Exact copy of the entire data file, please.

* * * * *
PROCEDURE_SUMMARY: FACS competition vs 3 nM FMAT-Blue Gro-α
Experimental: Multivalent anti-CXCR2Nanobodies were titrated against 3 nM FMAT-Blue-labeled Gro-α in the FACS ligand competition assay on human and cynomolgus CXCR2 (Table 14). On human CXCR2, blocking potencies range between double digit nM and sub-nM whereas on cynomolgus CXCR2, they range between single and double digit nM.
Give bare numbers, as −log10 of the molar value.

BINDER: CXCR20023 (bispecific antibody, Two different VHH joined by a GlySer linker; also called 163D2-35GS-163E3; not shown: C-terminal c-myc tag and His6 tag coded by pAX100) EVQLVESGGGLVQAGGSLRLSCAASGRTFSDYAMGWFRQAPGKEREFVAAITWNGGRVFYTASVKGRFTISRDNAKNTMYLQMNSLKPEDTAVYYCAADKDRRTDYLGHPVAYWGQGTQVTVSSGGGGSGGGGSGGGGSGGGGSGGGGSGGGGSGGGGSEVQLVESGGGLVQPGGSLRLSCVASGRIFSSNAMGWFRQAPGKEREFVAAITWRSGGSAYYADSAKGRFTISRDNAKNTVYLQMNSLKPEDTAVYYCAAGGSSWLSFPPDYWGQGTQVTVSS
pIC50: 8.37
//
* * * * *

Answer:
PROCEDURE_SUMMARY: FACS competition vs 3 nM FMAT-Blue Gro-α
Experimental: Multivalent anti-CXCR2Nanobodies were titrated against 3 nM FMAT-Blue-labeled Gro-α in the FACS ligand competition assay on human and cynomolgus CXCR2 (Table 14). On human CXCR2, blocking potencies range between double digit nM and sub-nM whereas on cynomolgus CXCR2, they range between single and double digit nM.
Give bare numbers, as −log10 of the molar value.

BINDER: CXCR20023 (bispecific antibody, Two different VHH joined by a GlySer linker; also called 163D2-35GS-163E3; not shown: C-terminal c-myc tag and His6 tag coded by pAX100) EVQLVESGGGLVQAGGSLRLSCAASGRTFSDYAMGWFRQAPGKEREFVAAITWNGGRVFYTASVKGRFTISRDNAKNTMYLQMNSLKPEDTAVYYCAADKDRRTDYLGHPVAYWGQGTQVTVSSGGGGSGGGGSGGGGSGGGGSGGGGSGGGGSGGGGSEVQLVESGGGLVQPGGSLRLSCVASGRIFSSNAMGWFRQAPGKEREFVAAITWRSGGSAYYADSAKGRFTISRDNAKNTVYLQMNSLKPEDTAVYYCAAGGSSWLSFPPDYWGQGTQVTVSS
pIC50: 8.37
//